The Atex Directive uses an ‘attestation of conformity’ to affirm compliance to the Atex Directive, this is in the form of an EU Declaration of conformity (in place of the old EC declaration of conformity). A contract between the manufacturer and the customer under European law stating compliance to all relevant European directives.
It is a mandatory requirement as part of the CE making, should be supplied with every Atex certified product1 and affirms the declaration signee and company have taken full responsibility for compliance, without it responsibility to prove compliance rests with the site.
The Atex Type certificate, which was the required evidence under the old 1994 Directive, is now only used to support the EU DoC and has minimal (if any) legal standing.
As shown here it is not uncommon to produce the EU declaration of conformity specifically for the Atex directive as a special case in addition to the standard EU declaration of conformity which would cover other relevant Directives such as EMC, Safety and LVD
By definition the EU Declaration of Conformity is only valid for equipment supplied in to the EU but should still accepted during the Brexit transition period.
For equipment supplied into the UK then a UK Declaration of Conformity is required but essentially it has the same requirements.
For information to be included, the Atex Directive 2014/34/EU Annex X states:
Signed for and on behalf of:
(place and date of issue):
(name, function) (signature)
Note: THe EU DoC is a generic document usually tying up with a specific Type Certificate and therefore as long as the products are identified in line with the Type Certificate e.g. using family names or range of part numbers, then such information as serial numbers do not need to be included.
Other optional information could be included such as type certificate numbers or excerpts from it but these are not mandator and it must be noted that the signee is personally responsible, along with the company directors, for the compliance.
The manufacturer would support this with a Technical file with all relevant information, Type Certificates, drawings, power calculations etc. but this file would not normally be supplied to any client.
As this document is a legal entity enforceable under EU law, for companies not having a registered trading address the EU Declaration of Conformity (contract) is difficult to enforce as the manufacturer is not directly subject to EU laws.
In this case the company fist in line to legal responsibility for compliance is either the manufacturers authorised agent within the EU or the importer although they may not have control over the certification EU rules are clear the company placing the product on the market is responsible to ensure compliance.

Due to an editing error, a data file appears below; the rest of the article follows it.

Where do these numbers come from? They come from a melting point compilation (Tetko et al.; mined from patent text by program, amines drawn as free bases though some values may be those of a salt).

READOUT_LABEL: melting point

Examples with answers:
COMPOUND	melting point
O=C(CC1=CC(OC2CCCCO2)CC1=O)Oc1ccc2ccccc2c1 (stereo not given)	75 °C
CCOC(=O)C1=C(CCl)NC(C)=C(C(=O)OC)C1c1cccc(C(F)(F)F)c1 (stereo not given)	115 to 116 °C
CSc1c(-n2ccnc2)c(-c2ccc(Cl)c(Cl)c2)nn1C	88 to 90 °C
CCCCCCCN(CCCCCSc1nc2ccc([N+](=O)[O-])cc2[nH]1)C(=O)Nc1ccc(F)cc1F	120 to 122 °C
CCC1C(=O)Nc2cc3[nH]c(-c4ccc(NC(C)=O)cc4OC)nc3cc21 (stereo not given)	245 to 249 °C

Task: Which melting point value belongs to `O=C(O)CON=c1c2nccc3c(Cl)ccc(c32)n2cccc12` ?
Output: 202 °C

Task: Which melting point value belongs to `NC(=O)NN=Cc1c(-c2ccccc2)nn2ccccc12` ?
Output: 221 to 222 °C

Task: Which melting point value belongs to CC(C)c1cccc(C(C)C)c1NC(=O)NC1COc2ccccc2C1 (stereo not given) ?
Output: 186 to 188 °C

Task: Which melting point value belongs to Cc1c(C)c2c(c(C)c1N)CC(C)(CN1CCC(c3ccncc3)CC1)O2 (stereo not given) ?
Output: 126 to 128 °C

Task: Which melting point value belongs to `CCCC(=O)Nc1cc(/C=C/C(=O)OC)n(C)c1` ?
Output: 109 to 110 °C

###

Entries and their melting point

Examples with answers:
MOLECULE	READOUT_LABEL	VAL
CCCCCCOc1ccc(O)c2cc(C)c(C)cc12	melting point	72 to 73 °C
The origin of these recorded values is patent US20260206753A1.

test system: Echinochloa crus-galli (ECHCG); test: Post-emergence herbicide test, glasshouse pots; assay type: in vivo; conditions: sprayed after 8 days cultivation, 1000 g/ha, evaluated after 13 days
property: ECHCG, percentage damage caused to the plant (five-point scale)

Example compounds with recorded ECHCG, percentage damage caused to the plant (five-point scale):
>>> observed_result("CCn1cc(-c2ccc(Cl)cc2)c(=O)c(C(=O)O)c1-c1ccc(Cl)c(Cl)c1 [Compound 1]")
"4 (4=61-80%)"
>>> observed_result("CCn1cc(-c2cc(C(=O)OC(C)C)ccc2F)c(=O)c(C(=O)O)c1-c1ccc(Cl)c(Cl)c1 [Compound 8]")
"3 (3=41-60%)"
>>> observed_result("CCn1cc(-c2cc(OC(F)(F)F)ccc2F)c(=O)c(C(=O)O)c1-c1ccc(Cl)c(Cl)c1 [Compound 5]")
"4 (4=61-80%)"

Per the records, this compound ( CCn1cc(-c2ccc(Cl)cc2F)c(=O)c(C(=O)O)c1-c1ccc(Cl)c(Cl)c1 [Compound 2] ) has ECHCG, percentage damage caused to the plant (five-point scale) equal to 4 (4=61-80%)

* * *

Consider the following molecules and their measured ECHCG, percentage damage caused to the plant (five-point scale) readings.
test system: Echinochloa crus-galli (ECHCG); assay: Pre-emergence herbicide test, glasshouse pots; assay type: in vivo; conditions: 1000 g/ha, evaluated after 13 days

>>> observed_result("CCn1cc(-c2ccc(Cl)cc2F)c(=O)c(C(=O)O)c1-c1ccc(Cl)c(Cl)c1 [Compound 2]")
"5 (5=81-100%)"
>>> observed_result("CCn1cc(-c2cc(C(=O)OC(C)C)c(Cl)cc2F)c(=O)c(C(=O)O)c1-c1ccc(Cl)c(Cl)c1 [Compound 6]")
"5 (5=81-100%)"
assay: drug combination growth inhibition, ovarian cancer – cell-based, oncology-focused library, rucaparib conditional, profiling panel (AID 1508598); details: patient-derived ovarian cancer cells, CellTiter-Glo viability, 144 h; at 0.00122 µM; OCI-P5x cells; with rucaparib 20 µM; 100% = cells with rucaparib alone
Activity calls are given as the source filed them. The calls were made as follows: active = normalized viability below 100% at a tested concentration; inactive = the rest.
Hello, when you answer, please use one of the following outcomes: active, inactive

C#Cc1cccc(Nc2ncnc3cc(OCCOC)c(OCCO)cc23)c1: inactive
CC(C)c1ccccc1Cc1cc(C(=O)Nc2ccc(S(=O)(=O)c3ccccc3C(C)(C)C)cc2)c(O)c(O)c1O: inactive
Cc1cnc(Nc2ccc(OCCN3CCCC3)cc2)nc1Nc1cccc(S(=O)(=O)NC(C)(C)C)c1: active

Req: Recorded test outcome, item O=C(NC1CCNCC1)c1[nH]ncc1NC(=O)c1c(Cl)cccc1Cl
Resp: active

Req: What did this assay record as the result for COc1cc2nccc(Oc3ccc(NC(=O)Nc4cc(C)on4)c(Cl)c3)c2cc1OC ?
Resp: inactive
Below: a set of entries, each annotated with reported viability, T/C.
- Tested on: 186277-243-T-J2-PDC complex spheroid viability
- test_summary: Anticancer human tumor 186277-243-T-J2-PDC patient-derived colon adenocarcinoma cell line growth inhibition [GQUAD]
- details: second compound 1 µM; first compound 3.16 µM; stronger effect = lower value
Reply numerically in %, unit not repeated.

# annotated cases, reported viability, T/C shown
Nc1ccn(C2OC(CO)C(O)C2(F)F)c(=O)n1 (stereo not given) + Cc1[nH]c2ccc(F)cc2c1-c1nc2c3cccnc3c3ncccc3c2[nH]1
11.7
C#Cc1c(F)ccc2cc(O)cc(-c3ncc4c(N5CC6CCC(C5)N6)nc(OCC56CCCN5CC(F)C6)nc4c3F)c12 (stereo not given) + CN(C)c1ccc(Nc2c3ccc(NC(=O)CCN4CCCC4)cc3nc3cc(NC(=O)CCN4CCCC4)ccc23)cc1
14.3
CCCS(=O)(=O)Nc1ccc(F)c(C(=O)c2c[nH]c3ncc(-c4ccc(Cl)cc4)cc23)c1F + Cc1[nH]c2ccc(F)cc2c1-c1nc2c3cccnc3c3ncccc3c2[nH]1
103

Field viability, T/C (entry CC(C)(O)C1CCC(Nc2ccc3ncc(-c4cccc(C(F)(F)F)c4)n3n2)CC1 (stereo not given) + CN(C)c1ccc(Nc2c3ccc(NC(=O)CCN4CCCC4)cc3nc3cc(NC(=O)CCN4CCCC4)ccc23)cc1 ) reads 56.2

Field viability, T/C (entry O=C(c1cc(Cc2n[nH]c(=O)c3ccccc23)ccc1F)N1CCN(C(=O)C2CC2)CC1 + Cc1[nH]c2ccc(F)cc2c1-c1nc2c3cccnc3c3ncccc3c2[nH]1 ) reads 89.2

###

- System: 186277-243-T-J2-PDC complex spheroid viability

Not mandatory within the directive, although implied, the end user should expect to have the manufacturers authorised agent or importer detailed on the EU declaration of conformity to ensure that in the event of non-compliance of the product that it is easily actioned within the EU law.
If the manufacturer is outside the EU and there is no EU based AuthorisedAgent in the event of an issue the end user would become the first in the litigation firing line as the manufacturer is not directly subject to EU law.
The potential problems are highlighted in the following scenario:
Non Compliance of product
Heavy fines can be imposed for non-compliance within the Hazardous Area or worse a serious incident could occur linked to a potentially non-compliant product.
Assuming the product is installed correctly with the scope of its certification then the EU DoC puts liabilty firmly back to the manufacturer.
If the manufacturer is outside the EU e.g. China then the regulatory bodies (or you) may be reluctant to prosecute under Chinese law. On the basis that everybody in the supply chain is potentially liable the end user and importer would have responsibility. However, should the manufacturer have an authorised representative (within the EU) then they would be first in the firing line.
For their own protection, it is recommended that end users look closely at any hazardous area equipment from a manufacturer outside the EU which does not have a legal address i.e. authorised representative within the EU.
The EU Declaration of Conformity often included in the product or installation manual. ↩